Hooking up a power cord to your electric range...

240-volt appliance power cords are available in kits in 3-wire and 4-wire configurations. All 240-volt circuits have two hot conductors (usually color-coded red and black) and one neutral conductor (usually color-coded white). 4-wire cables also have a green ground wire.

The functional difference between 3-wire and 4-wire connections is that with a 3-wire cable, the circuit is grounded to the neutral wire via a bit of copper called a ground link; with 4-wire cables, the circuit is grounded by a separate wire. Since 1996, the National Electric Code (NEC) has required a separate ground for appliance hookups to new circuits, but if you're connecting a new range to an existing 3-wire circuit, it's OK to use 3-wire cable and ground to neutral.

If you're planning to hook up the power cord to the range yourself, check the receptacle that's in place and compare it to those shown in the illustrations below so you'll be sure to get the correct one.

(Note: There are more variations in shape and positions of slots in 240-volt receptacles than shown here, so it's a good idea to shoot a picture of the receptacle that's in place and take it along with you when you shop for electrical supplies. That way you'll be better able to match the plug on the power cord to the receptacle. It's also best to find a cord with the pressed terminals already in place at the wire ends opposite the plug, as shown in the drawings.)

Start your power-cord hookup by finding the terminal block-usually at the back, near the bottom of the range. You may have to unscrew a cover plate to gain access to the terminals. Just below the exposed terminals you should find a plate with a large round opening.

  • Insert a strain-relief clamp in the hole and partially tighten the screws to hold it in place.
  • Poke the end of the power cord up through the strain-relief clamp far enough so that the terminals comfortably reach the connection bolts on the terminal block.
  • Use a nut-driver to remove the nuts on the terminal bolts.
  • When working with a 3-wire cable, slide the black wire on to the terminal at the left, the red wire onto the terminal at the right and the white wire onto the center terminal. Make sure that the ground link, which is held in place with a green screw, is touching the center terminal. Slide the wires all the way back on the terminal bolts, replace the nuts and tighten them down.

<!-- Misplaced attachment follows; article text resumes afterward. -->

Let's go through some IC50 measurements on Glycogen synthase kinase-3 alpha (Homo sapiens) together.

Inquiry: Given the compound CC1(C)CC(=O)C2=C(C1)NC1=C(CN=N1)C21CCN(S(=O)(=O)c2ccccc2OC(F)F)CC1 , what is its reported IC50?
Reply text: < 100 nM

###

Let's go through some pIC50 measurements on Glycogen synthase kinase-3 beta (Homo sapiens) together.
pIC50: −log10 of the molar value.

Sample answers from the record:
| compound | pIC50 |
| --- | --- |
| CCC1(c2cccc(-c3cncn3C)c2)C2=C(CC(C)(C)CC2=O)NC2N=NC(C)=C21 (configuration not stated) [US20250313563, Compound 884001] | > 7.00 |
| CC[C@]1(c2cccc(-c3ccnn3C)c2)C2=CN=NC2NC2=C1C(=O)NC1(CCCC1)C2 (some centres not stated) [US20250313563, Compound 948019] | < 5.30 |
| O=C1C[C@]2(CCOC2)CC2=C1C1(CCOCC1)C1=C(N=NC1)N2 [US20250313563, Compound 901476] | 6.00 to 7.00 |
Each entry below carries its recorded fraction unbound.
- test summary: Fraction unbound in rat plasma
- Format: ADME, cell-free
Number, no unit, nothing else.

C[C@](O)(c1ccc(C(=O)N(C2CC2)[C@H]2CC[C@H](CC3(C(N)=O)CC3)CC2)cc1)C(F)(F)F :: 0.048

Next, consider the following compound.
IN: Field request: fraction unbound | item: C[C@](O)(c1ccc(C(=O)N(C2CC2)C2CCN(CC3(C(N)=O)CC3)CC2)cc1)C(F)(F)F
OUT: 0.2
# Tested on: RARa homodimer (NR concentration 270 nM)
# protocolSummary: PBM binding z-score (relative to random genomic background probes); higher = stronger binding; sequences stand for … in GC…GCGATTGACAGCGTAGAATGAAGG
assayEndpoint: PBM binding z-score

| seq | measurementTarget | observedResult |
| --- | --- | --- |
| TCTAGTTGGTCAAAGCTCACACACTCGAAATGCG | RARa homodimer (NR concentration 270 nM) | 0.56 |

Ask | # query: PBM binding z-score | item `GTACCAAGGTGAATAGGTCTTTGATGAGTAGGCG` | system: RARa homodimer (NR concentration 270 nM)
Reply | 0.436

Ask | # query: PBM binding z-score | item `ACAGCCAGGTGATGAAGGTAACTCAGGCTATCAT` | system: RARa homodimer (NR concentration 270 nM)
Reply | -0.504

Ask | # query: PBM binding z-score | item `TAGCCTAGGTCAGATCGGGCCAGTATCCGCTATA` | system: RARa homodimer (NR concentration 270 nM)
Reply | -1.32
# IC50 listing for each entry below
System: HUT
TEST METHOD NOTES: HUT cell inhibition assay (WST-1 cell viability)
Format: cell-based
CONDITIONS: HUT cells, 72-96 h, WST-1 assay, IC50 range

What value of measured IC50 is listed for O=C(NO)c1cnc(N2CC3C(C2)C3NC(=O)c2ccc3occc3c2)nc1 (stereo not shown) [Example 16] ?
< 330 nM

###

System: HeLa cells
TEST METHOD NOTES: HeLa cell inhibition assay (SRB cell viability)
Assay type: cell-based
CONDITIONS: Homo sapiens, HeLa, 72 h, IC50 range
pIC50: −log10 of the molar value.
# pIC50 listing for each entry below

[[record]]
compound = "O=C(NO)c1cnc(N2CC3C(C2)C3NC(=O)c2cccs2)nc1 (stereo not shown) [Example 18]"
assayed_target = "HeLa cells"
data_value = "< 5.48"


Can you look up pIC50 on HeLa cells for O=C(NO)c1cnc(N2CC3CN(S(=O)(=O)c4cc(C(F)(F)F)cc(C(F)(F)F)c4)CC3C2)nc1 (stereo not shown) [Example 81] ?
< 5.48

• When working with a 4-wire cable, loosen the green screw on the terminal block and cut or remove the terminal link. Connect the red and black wires to the terminal bolts at the left and right respectively, and fasten the end of the green wire beneath the green screw.
  • Fully tighten the screws on the strain-relief clamp.
  • With power to the range circuit switched off at the main service panel, plug the power cord into the receptacle. Then turn the circuit back on at the panel.
  • Operate the range controls to make sure that the burners, lights and timers are all energized.

Once the electrical hookup is complete and verified, slide the new range into place and check that the cooktop is level. You may have to work with the adjustable legs or do some shimming. When you're satisfied with the position and fit, secure any anti-tip brackets according to the manufacturer's instructions.

When you're sure that all of the packing materials have been removed, you're ready for a new beginning in the kitchen.

About the author: Michael Chotiner is an expert on kitchen appliance installation, and writes tips on DIY for The Home Depot. Michael's advice for ranges is based on his many years of experience as a general contractor. To view Home Depot's selection of electric ranges, click here.